Conditions

Presbyopia and its causes, symptoms and treatment

A woman wearing eyeglasses reading a book
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Presbyopia is the normal loss of near focusing ability that occurs with age. Most people begin to notice the effects of presbyopia sometime after age 40, when they start having trouble seeing small print clearly — including text messages on their phone.

You can't escape presbyopia, even if you've never had a vision problem before. Even people who are nearsighted will notice that their near vision blurs when they wear their usual eyeglasses or contact lenses to correct distance vision.

Illustration of the eye anatomy where the eye's lens hardens with age, narrowing your focal point

The eye's lens stiffens with age, so it is less able to focus when you view something up close. [Enlarge]

Worldwide, an estimated 1.3 billion people had presbyopia in 2011. This number is expected to increase to 2.11 billion by 2020, according to Market Scope.

Though presbyopia is a normal change in our eyes as we age, it often is a significant and emotional event because it's a sign of aging that's impossible to ignore and difficult to hide.

Presbyopia symptoms

When you become presbyopic, you either have to hold your smartphone and other objects and reading material (books, magazines, menus, labels, etc.) farther from your eyes to see them more clearly.

Unfortunately, when you move things farther from your eyes they get smaller in size, so this is only a temporary and partially successful solution to presbyopia.

If you can still see close objects pretty well, presbyopia can cause headaches, eye strain and visual fatigue that makes reading and other near vision tasks less comfortable and more tiring.

What causes presbyopia?

Presbyopia is an age-related process. It is a gradual thickening and loss of flexibility of the natural lens inside your eye.

These age-related changes occur within the proteins in the lens, making the lens harder and less elastic over time. Age-related changes also take place in the muscle fibers surrounding the lens. With less elasticity, it gets difficult for the eyes to focus on close objects.

Presbyopia treatment

Eyeglasses

Eyeglasses with progressive lenses are the most popular solution for presbyopia for most people over age 40. These line-free multifocal lenses restore clear near vision and provide excellent vision at all distances.

Another presbyopia treatment option is eyeglasses with bifocal lenses, but bifocals provide a more limited range of vision for many people with presbyopia.

It's also common for people with presbyopia to notice they are becoming more sensitive to light and glare due to aging changes in their eyes. Photochromic lenses, which darken automatically in sunlight, are a good choice for this reason.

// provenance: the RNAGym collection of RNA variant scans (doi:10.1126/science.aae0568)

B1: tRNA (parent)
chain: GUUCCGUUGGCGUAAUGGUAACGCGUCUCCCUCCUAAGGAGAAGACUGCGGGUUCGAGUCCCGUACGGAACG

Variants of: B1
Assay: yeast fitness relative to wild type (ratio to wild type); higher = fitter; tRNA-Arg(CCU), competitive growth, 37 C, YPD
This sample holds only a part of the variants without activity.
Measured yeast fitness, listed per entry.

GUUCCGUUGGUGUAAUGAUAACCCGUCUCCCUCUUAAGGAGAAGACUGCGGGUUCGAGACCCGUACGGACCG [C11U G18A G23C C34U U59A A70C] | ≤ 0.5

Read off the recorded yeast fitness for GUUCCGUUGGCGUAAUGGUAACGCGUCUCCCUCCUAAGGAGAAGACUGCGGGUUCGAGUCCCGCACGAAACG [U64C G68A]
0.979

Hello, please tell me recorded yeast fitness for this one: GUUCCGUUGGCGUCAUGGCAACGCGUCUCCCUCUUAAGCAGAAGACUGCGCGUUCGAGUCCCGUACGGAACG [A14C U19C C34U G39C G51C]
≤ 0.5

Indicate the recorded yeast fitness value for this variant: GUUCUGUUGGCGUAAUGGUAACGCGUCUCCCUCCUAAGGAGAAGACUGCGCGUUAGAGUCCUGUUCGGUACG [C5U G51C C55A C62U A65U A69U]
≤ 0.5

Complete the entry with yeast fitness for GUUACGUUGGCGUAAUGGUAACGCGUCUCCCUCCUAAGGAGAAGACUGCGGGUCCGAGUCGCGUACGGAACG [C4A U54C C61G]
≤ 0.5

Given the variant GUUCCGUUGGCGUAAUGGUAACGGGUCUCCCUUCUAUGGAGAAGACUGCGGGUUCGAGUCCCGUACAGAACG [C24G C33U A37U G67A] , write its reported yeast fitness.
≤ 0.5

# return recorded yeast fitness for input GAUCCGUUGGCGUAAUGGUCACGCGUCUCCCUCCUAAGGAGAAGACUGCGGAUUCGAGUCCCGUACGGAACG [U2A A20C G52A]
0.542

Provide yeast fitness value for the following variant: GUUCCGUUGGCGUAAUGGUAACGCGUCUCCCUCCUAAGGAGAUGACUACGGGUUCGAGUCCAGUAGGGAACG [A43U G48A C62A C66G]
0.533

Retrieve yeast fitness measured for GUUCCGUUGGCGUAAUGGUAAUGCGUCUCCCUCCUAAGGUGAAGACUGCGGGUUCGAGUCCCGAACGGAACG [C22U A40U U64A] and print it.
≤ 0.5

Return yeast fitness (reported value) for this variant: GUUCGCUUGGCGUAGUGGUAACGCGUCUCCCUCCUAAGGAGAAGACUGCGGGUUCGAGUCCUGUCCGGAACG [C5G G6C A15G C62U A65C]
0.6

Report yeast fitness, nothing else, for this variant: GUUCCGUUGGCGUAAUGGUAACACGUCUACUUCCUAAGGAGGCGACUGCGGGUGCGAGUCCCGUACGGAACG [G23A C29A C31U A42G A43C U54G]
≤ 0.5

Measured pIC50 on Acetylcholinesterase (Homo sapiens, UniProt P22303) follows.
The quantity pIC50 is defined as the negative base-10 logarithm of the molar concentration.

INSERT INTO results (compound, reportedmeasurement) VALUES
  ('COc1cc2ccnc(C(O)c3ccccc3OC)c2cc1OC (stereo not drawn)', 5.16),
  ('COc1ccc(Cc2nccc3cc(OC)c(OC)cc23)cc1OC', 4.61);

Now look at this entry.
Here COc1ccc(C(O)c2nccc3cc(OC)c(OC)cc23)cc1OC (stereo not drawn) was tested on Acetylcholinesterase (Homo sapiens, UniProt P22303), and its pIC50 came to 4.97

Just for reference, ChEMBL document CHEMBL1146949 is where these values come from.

Reading glasses are another choice. Unlike bifocals and progressive lenses, which most people wear all day, reading glasses are worn only when needed to see close objects and small print more clearly.

If you wear contact lenses, your eye doctor can prescribe reading glasses that you wear while your contact lenses are in. You may purchase reading glasses at an eyewear retail store, or you can get higher-quality versions prescribed by your eye doctor.

Regardless which type of eyeglasses you choose to correct presbyopia, definitely consider lenses that include anti-reflective coating. Anti-reflective coating eliminates reflections that can be distracting and cause eye strain. It also helps reduce glare and increase visual clarity for night driving.

Contact Lenses

People with presbyopia also can opt for multifocal contact lenses, available in gas permeable or soft lens materials.

Another type of contact lens correction for presbyopia is monovision, in which one eye wears a distance prescription, and the other wears a prescription for near vision. The brain learns to favor one eye or the other for different tasks.

While some people are delighted with this solution, others complain of reduced visual acuity and some loss of depth perception. Because the human eye change as you grow older, your presbyopia glasses or contacts prescription will need to be increased over time as well. You can expect your eye doctor to prescribe a stronger correction for near work as you need it.

Surgery to treat presbyopia

If you don't want to wear eyeglasses or contact lenses for presbyopia, a number of surgical options to treat presbyopia are available as well.

One presbyopia correction procedure that's gaining popularity is implantation of a corneal inlay.

Typically implanted in the cornea of the eye that's not your dominant eye, a corneal inlay increases depth of focus of the treated eye and reduces the need for reading glasses without significantly affecting the quality of your distance vision.

The first step to see if you are a good candidate for presbyopia surgery is to have a comprehensive eye exam and a consultation with a refractive surgeon who specializes in the surgical correction of presbyopia.

Presbyopia is a part of growing older

We are all getting older, and we’re all going to have to deal with the effects of presbyopia. Whichever option you choose – eyeglasses, contact lenses or surgery – you’ll be able to easily read messages on your phone or a book to your granddaughter without any trouble.

Page updated February 2019

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